Improving the players' ranking is the major aim of the program, for the top 15 in the world gain automatic berths to Rio de Janeiro in 2016, following which another 45 competitors will be chosen -- with a maximum of two available players from each country that does not already have two or more players among the top 15.
A further indication of the Chinese ambition is that Australian legend Greg Norman has been formally brought on board to advise and identify the country's best golf talent, which is largely drawn from privileged backgrounds -- for obvious reasons -- but he won't struggle with one name for the ladies category.
Last year, Feng Shanshan -- now 23 -- became the first Chinese golfer to win a major when she claimed the LPGA Championship by two strokes, five years after she had earned her place on the LPGA Tour as a teenage amateur.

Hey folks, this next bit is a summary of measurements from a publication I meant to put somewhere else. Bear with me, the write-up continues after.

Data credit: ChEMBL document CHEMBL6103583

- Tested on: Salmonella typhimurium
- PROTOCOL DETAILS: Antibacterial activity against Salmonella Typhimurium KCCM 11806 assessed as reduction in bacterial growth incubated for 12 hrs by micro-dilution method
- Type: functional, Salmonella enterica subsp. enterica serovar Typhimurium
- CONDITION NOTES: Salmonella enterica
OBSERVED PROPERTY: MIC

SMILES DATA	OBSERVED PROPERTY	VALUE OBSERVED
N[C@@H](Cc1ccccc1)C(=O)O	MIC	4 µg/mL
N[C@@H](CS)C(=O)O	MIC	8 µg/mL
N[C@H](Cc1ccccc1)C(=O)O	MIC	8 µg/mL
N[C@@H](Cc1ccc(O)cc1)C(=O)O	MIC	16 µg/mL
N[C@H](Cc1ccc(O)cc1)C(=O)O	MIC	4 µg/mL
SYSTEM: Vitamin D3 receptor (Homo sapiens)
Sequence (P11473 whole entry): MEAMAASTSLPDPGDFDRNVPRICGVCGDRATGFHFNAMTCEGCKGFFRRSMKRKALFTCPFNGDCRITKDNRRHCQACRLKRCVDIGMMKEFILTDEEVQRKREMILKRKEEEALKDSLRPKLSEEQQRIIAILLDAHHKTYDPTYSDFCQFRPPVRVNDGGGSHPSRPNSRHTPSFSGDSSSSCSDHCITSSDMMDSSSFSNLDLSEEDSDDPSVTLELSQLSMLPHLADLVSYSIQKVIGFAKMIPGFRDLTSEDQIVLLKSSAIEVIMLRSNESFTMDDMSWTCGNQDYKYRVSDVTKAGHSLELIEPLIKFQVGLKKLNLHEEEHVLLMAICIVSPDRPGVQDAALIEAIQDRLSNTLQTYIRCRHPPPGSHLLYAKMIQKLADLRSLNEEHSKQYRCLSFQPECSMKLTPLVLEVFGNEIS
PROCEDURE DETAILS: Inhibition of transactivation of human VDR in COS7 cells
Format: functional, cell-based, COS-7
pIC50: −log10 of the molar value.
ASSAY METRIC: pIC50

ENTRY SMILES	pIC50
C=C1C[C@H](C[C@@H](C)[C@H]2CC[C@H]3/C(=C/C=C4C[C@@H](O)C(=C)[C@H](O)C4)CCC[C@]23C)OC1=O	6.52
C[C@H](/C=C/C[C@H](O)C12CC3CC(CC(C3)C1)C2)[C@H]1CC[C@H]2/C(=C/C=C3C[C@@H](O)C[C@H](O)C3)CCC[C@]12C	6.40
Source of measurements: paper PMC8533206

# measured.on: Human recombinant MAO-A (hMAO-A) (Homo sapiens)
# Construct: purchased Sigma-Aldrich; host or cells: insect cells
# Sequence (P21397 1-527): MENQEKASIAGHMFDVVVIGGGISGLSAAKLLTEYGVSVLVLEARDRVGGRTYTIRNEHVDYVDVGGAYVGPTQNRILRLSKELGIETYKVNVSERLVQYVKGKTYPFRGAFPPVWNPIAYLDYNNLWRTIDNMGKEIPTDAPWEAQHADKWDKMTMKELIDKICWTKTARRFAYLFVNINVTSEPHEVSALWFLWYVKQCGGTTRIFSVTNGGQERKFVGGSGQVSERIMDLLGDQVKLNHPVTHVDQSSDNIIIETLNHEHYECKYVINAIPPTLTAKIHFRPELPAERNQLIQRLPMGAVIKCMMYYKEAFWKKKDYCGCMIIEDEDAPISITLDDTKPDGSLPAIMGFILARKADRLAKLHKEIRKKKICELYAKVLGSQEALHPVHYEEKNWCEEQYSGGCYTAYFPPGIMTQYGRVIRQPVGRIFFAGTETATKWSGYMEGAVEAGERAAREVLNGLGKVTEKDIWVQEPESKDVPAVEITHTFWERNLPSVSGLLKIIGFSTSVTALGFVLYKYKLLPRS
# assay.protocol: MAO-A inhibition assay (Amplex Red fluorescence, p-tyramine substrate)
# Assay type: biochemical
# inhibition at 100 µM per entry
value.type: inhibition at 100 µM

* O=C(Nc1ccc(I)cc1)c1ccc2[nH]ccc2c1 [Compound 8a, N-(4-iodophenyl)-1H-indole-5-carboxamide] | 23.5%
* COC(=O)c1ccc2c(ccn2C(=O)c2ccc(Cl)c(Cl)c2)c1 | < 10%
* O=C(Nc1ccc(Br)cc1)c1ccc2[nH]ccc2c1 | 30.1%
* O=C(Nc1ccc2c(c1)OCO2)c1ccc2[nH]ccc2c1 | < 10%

Ranked No. 8 in the world, she does not train with the team in Shanghai but looks a certainty for Brazil -- especially since the next best Chinese female golfers are ranked 160th and 285th respectively, whose improvements represent the major challenge for Dickie, Norman and co.
Those working on the country's male golfers have an even harder task, for there are only three Chinese in the top 500, with Liang Wenchong -- the 34-year-old whose best finish, by some distance, was eighth place in the 2010 U.S. PGA -- leading the way in 169th place.
But it won't be long before the fruits of China's investment -- now reaching the grassroots for the first time -- will be clear for world golf fans to see, says a man who knows just a thing or two about the sport.
"In China, they are incredibly passionate and you see how the game is growing," says Hank Haney, who coached Tiger Woods for six years and who now runs several golf schools.
"I know from my academy that Asian golfers are incredibly great students -- they're very, very focused and without a doubt, we're going to see more and more great golfers coming from Asian.
"It won't be long before China is a big part of that."
Perhaps just as long as it takes for Guan Tianlang, Andy Zhang, Ye Wocheng and the rest to exit their teenage years.